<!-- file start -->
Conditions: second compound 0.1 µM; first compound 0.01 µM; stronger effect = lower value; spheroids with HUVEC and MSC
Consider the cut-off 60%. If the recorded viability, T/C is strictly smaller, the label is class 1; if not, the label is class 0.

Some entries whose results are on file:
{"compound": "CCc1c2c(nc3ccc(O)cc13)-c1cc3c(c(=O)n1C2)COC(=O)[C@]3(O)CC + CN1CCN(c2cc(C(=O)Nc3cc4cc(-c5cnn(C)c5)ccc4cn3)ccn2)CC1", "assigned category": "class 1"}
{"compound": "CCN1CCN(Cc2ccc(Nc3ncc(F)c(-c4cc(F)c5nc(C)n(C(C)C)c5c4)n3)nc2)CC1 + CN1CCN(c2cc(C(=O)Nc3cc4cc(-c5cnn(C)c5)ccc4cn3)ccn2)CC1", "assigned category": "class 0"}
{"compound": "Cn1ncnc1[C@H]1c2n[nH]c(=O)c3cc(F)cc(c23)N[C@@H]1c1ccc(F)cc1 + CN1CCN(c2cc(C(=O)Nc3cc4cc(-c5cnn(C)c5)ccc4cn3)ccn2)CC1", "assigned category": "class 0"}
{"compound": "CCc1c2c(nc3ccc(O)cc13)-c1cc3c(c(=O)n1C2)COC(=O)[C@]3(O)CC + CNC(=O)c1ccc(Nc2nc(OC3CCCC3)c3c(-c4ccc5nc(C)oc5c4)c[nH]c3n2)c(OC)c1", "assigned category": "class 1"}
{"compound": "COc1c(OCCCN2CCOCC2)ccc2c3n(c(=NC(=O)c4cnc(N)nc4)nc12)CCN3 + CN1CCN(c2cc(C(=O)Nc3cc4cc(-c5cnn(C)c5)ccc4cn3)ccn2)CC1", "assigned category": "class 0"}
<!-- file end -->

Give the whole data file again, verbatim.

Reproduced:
Conditions: second compound 0.1 µM; first compound 0.01 µM; stronger effect = lower value; spheroids with HUVEC and MSC
Consider the cut-off 60%. If the recorded viability, T/C is strictly smaller, the label is class 1; if not, the label is class 0.

Some entries whose results are on file:
{"compound": "CCc1c2c(nc3ccc(O)cc13)-c1cc3c(c(=O)n1C2)COC(=O)[C@]3(O)CC + CN1CCN(c2cc(C(=O)Nc3cc4cc(-c5cnn(C)c5)ccc4cn3)ccn2)CC1", "assigned category": "class 1"}
{"compound": "CCN1CCN(Cc2ccc(Nc3ncc(F)c(-c4cc(F)c5nc(C)n(C(C)C)c5c4)n3)nc2)CC1 + CN1CCN(c2cc(C(=O)Nc3cc4cc(-c5cnn(C)c5)ccc4cn3)ccn2)CC1", "assigned category": "class 0"}
{"compound": "Cn1ncnc1[C@H]1c2n[nH]c(=O)c3cc(F)cc(c23)N[C@@H]1c1ccc(F)cc1 + CN1CCN(c2cc(C(=O)Nc3cc4cc(-c5cnn(C)c5)ccc4cn3)ccn2)CC1", "assigned category": "class 0"}
{"compound": "CCc1c2c(nc3ccc(O)cc13)-c1cc3c(c(=O)n1C2)COC(=O)[C@]3(O)CC + CNC(=O)c1ccc(Nc2nc(OC3CCCC3)c3c(-c4ccc5nc(C)oc5c4)c[nH]c3n2)c(OC)c1", "assigned category": "class 1"}
{"compound": "COc1c(OCCCN2CCOCC2)ccc2c3n(c(=NC(=O)c4cnc(N)nc4)nc12)CCN3 + CN1CCN(c2cc(C(=O)Nc3cc4cc(-c5cnn(C)c5)ccc4cn3)ccn2)CC1", "assigned category": "class 0"}